Eugene Peterson writes about the post-resurrection fish-fry Jesus threw for his followers. History has just pivoted on the point of the entropy's reversal. Shouldn't His followers be in the Temple? Or making speeches? Instead, they are back to their boats, throwing their nets, water and wind and night air and the rhythms of their occupation. Peterson comments on this Gospel, "John shows Jesus getting us deeper into this world than we ever thought possible, not getting us out of it." The resurrection life is not a ticket to the ethereal, it is a gritty existence with traction in this world's dust and sand.
This week we were back into the depths of life in Naivasha. Biking to work at the hospital, plodding through presentations of patients, teaching interns, grabbing oxygen and working to bring breath back into babies, listening to hearts and lungs, making phone calls, arranging for scans, considering diagnoses, talking to parents, explaining differentials, keeping alert to fluctuations in jaundice or weights, being called to the operating theatre, Scott intervening to save mother's lives and me trying our best with their babies. After two months in the USA I was surprised by how immediate the immersion occurred. Within minutes it felt quite normal. More than that, I was surprised by how much I really do love messy impossible health care for marginal children. Teaching the nurses and interns how to calculate a dose or recognize a seizure (always a little disturbing to reach into a crib on rounds to examine a baby and be the first one to notice they are convulsing . . ). For Scott, teaching them to do an ultrasound, to follow the course, to extract a breech, to safely complete a C-section. In spite of all the misery, there is also the sense: this is what we were made to do.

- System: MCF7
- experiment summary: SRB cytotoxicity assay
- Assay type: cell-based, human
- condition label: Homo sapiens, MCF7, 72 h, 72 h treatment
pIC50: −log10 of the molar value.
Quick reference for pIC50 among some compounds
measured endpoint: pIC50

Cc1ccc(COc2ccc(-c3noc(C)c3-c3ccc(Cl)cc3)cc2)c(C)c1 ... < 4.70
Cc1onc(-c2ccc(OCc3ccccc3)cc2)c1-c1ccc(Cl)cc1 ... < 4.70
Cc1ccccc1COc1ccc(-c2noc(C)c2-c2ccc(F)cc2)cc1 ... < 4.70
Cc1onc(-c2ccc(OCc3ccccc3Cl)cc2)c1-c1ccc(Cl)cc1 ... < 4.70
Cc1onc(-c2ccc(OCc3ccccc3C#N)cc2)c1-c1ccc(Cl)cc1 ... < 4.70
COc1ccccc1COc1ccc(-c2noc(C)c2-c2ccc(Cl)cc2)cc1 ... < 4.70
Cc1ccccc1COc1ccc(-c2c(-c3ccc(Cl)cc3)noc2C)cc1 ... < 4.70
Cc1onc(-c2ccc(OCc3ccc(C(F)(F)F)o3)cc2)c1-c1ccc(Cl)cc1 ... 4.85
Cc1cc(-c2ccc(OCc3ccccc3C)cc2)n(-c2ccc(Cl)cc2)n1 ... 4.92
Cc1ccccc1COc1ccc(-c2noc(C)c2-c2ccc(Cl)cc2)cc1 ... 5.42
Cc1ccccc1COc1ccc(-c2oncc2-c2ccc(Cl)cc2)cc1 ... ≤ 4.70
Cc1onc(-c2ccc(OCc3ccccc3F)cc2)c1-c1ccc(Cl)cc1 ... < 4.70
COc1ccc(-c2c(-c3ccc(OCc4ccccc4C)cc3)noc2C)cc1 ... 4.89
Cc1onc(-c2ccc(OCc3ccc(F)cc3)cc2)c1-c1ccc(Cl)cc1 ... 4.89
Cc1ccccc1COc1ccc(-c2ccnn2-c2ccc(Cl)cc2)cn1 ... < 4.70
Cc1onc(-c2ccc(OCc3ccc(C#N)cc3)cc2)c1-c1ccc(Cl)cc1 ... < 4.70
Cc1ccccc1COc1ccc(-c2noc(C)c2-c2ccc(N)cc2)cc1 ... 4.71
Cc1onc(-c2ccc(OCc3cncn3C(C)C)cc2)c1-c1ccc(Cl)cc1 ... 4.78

Following Jesus into Naivasha is following deeper into this broken world, not finding ways to escape it. Hands-on, blood and reality. Deeper into life even to the point of death, not instant solutions and controlled endings. Jesus met Peter and John and the others in their boats after a futile night of their normal work. We pray He meets us in the corridors of a District hospital, leaning over beds crammed with doubled-up patients, facing the futility of chromosomal errors and lungs filled with muck.
Following Jesus deeper in pulls us away from people we love, which is the hardest part of all. But we aren't alone, far from it. I'll close with some photos of the perks of being on this journey with others.
Three Wheaton college students and Professor Scott Ickes (who worked with us in Bundi), here for the summer to study the impact of women's work on flower farms and in the tourism industry on their ability to breast feed their babies . . extremely important topics.
One afternoon I took the three college students staying in our house to Crescent Island . . one of the beauties of Naivasha, which you can see in the background.
Another night, dear friends from Virginia passed through! Summer is the short term mission season, and they were with a church group headed to support a Kenyan school and orphanage. John and Mary are truly like a brother and sister in their connection to our family. Pretty crazy to meet them on this side of the earth.
And even though the majority of the weekend we spent working, today was a real Sabbath. Playing the piano for worship, making waffles and ice cream for our neighbors the Ickes's and our house guests, remembering community and celebration.
Quiet time in the afternoon, deeper in.